For this week’s article, I thought that I’d remind you of something that happened to Rachel and me when we were in Bucharest, Romania one summer. While visiting a nearby pool with some kids from church, someone decided to steal our backpack. We found it in the men’s bathroom. They had taken a good deal of money, Rachel’s glasses, and our passports.
The most difficult and most essential items to replace were our passports. They served as identification wherever we went. They contained our visas. Without them, we had no proof that we were in the country legally. More importantly, we would be unable to leave without a replacement.
While our passports were easily replaced by a quick trip to the American embassy, our Romanian visas were another matter. Imagine a nightmare trip to the DMV where, every time you reach the front of the line, you’re told that you don’t have what you’re supposed to have and where every clerk is telling you that you need something different. Now throw in a language barrier.
Finally, add to all of that the lack of true lines. People didn’t queue up. Instead, they formed a swirling mob of humanity with a general sense of where the front was. It soon became clear that if we didn’t push our way to the front like everyone else, we’d sit at the back all day. So, rather than waiting patiently in a line, we spent a couple of hours jockeying for position and carefully guarding the ground we had gained.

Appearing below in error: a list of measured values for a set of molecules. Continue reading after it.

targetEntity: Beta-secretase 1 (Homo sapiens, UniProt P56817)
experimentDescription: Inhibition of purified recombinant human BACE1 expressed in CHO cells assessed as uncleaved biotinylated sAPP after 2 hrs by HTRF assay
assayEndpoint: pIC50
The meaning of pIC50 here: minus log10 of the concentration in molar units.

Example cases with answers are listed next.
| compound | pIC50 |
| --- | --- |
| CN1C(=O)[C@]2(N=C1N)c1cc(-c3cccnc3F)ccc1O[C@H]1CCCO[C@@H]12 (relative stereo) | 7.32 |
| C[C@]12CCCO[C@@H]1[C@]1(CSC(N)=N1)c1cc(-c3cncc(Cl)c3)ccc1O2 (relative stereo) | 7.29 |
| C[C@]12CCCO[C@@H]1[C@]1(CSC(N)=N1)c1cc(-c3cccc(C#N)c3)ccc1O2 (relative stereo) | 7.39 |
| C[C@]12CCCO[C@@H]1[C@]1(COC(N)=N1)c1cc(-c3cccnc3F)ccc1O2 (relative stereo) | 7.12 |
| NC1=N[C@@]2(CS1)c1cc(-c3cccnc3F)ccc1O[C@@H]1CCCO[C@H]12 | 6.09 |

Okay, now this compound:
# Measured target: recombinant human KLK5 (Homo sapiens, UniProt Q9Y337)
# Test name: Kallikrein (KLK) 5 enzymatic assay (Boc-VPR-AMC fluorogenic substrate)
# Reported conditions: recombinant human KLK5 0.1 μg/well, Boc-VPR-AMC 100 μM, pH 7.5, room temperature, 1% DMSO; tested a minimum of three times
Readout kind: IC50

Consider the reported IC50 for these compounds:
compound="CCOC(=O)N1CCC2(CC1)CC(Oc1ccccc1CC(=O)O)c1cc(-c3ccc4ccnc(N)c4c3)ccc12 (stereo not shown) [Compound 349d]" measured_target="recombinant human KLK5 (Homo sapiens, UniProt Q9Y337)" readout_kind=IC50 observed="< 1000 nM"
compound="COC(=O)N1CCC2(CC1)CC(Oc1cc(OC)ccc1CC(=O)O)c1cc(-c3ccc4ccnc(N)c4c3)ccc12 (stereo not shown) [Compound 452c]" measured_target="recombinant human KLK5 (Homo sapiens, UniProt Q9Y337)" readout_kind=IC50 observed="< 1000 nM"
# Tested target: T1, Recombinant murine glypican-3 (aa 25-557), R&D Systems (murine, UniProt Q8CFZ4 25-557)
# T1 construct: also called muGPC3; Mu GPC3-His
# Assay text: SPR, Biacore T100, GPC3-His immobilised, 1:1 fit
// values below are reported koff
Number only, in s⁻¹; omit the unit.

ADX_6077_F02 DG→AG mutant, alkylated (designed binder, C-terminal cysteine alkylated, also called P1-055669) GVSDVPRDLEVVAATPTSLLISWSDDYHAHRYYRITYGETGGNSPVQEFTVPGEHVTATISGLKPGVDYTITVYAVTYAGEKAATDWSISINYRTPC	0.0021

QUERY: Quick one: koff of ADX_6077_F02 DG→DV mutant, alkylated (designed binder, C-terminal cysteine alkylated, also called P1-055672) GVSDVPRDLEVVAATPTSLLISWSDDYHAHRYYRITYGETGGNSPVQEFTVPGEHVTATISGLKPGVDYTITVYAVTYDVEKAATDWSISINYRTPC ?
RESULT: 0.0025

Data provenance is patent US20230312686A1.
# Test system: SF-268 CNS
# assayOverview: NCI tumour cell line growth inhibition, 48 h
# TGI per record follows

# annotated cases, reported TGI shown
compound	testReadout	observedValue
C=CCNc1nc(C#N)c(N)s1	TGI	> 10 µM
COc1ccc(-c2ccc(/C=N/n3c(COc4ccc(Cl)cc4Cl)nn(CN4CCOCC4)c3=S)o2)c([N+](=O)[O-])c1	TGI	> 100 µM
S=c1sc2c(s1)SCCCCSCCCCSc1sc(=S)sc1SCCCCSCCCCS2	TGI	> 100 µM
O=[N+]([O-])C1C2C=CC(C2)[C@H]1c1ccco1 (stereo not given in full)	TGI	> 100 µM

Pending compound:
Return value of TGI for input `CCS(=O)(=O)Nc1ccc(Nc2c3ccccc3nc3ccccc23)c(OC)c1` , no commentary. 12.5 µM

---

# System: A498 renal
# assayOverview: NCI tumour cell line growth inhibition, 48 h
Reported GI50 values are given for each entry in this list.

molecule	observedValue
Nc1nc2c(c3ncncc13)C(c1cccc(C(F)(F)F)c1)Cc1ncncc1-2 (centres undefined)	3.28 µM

When we finally arrived at the front, our clerk had trouble understanding our English over all of the noise, so she motioned us down two windows. Simple enough, right? Only, it wasn’t at all simple to the gentleman next to us, who thought we were trying to break in front of him. He grabbed me by the shoulders and began yelling at me in French. Just as I was thinking, “Hmm, this is not at all the way I expected to meet Jesus,” the “gentle”man saw the clerk waving for us and let me go.
I’ve never been in a room with so many desperate people. Pretty scary. There was never a moment where I felt like I could relax. And I think it was because everyone in the room (myself included) had a very acute sense of scarcity. There wasn’t enough space in the room. There wasn’t enough time for everyone. There weren’t enough employees. Scarcity makes people anxious.
Abundance is just the opposite. Abundance helps people remain calm. That’s why you and I can usually do OK standing in lines. We have this sense that, as long as we wait patiently, we’ll eventually get the attention we want. And we usually do.
Part of Jesus’ Good News in Luke 4 is to remind us that there is abundance. There’s plenty of God’s love and purpose. There’s enough for all of us. That’s why he’s preaching good news to the poor. How’s it work? We’ll talk about it this morning.